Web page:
“As I look ahead, I am filled with foreboding; like the Roman, I seem to see ‘the River Tiber foaming with much blood.’”
This week’s anniversary of Enoch Powell’s notorious ‘Rivers of Blood’ speech offers an illustration of one dimension of Why Classics Matters today – its dark side. Powell’s quotation of Vergil’s epic poem the Aeneid (6.86-7) exemplifies the practice of drawing on classical literature as a source of powerful rhetoric, often for populist or authoritarian. The reception of his speech in recent years illustrates the use of classical learning as a source of authority, especially in Britain where study of the Classics continues to be associated with upper-class superiority – Powell’s academic career, as a 25-year-old Professor of Classics at Sydney and expert on the notoriously difficult text of the ancient historian Thucydides, is cited as grounds for taking his views on other issues seriously.
Above all, the speech echoes the persistent image of the greatness of Rome as the foundation of European civilisation, brought to a violent end by an influx of foreigners and their barbaric, alien customs. The fate of Rome haunted the European empires of the nineteenth century, at the same time as they evoked its glorious reputation to justify violent conquest and colonial exploitation in the name of spreading peace and civilisation. The spectre of ‘decline and fall’ returns time and again, most recently in weaponised form to stoke hostility to immigration and Islam.
As classicists like Mary Beard and Edith Hall have pointed out, Powell’s quotation of Vergil is at best a misinterpretation or error, if not a deliberate distortion; the line is in fact spoken by a priestess of Apollo predicting conflict if the Trojan hero Aeneas seeks to found a new city in Italy – which he does, and the eventual result is the hybrid civilisation of Rome. But such scholarly concern for the truth may have little purchase on the powerful modern myths of classical antiquity – especially when classics as a discipline is tainted by its long association with colonialism, racism, sexism and classism.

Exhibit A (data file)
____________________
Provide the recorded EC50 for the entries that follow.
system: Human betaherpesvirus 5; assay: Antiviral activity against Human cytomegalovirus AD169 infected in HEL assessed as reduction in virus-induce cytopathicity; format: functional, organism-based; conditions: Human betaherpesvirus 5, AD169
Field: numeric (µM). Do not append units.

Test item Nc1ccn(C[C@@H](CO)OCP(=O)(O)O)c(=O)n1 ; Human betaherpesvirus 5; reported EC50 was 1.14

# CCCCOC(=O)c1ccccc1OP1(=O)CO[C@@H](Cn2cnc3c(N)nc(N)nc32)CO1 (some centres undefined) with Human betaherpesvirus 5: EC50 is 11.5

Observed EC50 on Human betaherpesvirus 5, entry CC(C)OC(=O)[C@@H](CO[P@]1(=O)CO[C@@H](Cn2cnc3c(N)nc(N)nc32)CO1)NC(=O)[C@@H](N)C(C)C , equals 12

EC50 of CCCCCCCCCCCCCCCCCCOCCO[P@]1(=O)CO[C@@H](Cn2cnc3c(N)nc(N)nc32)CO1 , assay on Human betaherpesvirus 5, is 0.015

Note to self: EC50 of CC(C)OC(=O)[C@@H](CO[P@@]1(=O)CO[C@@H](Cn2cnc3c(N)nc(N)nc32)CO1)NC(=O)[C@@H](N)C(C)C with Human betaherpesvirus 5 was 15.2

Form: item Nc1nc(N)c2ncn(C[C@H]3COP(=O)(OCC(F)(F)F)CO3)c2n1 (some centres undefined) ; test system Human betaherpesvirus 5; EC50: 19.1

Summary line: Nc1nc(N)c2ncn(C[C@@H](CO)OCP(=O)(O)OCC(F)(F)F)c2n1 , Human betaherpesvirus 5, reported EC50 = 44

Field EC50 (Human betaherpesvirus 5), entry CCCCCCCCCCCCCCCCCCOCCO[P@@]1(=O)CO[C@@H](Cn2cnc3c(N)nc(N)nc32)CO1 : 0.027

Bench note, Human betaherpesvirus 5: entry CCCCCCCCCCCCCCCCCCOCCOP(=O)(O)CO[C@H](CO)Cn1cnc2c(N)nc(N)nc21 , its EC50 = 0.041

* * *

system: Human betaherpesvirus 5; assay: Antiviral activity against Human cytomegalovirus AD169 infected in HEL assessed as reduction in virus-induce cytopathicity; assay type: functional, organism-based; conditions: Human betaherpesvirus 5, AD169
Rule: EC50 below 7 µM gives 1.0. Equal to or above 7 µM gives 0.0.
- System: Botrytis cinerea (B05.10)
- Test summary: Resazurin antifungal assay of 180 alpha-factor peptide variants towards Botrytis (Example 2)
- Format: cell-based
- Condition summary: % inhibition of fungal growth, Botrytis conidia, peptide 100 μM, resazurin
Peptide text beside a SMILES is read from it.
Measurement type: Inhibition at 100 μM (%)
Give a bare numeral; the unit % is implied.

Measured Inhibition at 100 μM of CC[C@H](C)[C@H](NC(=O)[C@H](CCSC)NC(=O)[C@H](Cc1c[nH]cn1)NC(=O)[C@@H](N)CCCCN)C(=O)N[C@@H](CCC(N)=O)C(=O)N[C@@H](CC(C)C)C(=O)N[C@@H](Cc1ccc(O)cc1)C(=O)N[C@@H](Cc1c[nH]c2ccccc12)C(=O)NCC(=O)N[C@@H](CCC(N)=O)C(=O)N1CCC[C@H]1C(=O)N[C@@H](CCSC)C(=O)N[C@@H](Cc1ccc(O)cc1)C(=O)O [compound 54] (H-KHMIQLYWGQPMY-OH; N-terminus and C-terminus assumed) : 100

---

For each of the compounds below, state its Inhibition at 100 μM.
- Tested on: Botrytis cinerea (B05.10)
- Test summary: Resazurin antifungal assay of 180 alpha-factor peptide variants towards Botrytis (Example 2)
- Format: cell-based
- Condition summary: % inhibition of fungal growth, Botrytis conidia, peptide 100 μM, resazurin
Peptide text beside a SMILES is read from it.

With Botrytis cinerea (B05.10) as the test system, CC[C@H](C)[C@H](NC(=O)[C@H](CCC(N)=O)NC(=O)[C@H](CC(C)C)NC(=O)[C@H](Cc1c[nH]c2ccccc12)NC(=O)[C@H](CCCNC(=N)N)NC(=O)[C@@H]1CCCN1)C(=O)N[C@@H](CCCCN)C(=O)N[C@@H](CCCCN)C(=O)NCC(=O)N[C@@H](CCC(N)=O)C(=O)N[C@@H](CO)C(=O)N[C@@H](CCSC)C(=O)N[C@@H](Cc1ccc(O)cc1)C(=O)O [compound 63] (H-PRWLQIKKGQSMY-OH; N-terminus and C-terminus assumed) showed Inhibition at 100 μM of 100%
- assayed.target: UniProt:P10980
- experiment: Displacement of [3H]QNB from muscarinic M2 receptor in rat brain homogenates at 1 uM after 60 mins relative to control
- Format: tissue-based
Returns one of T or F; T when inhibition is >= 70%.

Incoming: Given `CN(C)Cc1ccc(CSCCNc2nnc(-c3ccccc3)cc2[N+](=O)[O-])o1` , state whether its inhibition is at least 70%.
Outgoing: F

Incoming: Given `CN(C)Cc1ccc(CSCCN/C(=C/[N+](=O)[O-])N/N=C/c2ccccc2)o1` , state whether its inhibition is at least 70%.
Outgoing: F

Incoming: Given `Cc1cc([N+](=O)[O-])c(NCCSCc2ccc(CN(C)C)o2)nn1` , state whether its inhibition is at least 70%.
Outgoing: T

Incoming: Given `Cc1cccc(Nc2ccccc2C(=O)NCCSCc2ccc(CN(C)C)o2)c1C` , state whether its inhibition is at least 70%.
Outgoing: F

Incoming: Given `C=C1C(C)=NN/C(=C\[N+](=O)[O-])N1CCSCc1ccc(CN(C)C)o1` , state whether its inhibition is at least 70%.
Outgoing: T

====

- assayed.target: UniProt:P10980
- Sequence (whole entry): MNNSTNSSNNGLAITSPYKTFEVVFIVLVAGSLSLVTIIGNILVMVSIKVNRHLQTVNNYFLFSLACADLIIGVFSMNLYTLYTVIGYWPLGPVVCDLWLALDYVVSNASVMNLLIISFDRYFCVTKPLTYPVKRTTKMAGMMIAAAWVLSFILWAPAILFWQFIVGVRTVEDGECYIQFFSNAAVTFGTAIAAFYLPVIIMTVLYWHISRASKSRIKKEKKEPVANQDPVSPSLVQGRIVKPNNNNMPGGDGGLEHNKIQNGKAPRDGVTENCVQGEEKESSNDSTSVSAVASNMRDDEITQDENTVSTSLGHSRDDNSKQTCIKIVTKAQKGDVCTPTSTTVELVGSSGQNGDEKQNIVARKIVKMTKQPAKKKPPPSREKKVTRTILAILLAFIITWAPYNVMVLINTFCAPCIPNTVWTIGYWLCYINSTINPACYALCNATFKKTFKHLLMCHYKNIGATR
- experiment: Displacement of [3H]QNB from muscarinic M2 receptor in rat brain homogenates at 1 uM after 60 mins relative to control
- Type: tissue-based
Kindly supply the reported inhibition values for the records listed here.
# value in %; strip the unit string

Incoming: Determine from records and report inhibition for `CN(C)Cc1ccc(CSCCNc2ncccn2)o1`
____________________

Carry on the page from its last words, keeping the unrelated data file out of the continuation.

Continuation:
I wrote Classics: Why It Matters because I don’t believe that the subject is irrevocably tainted by that association; classicists have done as much as anyone to criticise the ways in which the legacy of classical antiquity has been distorted and its image co-opted, and to broaden the scope of classical studies. But the survival of the discipline depends on confronting its problematic traditions, and combatting the urge to defend it with claims about the intrinsic superiority of Greek and Roman civilisation and/or those who study it. Classics matters in a good way insofar as it is a critical, self-critical, mongrel discipline; if not, it matters only as a problem.
Neville Morley is Professor of Classics and Ancient History at the University of Exeter. His new book Classics: Why it Mattersis now available from Polity.